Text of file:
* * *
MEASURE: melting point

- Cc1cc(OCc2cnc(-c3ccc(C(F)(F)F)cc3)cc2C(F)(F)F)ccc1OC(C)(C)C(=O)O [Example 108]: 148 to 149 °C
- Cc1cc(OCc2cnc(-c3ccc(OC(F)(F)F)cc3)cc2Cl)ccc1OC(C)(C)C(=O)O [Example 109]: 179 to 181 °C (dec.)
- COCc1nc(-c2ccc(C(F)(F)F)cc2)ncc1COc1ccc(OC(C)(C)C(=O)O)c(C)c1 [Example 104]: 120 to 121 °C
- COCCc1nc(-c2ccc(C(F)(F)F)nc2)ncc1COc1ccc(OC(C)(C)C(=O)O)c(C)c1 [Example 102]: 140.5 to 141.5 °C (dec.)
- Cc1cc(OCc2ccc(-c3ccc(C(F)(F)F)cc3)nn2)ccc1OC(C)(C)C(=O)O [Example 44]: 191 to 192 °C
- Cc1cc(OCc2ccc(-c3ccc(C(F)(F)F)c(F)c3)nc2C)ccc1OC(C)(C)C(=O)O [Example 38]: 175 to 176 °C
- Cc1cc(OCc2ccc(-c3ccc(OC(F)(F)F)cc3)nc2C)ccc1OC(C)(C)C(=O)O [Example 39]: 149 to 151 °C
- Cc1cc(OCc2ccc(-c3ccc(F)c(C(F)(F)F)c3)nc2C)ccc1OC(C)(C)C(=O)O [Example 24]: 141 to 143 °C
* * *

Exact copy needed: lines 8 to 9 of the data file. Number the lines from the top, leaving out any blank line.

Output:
- Cc1cc(OCc2ccc(-c3ccc(OC(F)(F)F)cc3)nc2C)ccc1OC(C)(C)C(=O)O [Example 39]: 149 to 151 °C
- Cc1cc(OCc2ccc(-c3ccc(F)c(C(F)(F)F)c3)nc2C)ccc1OC(C)(C)C(=O)O [Example 24]: 141 to 143 °C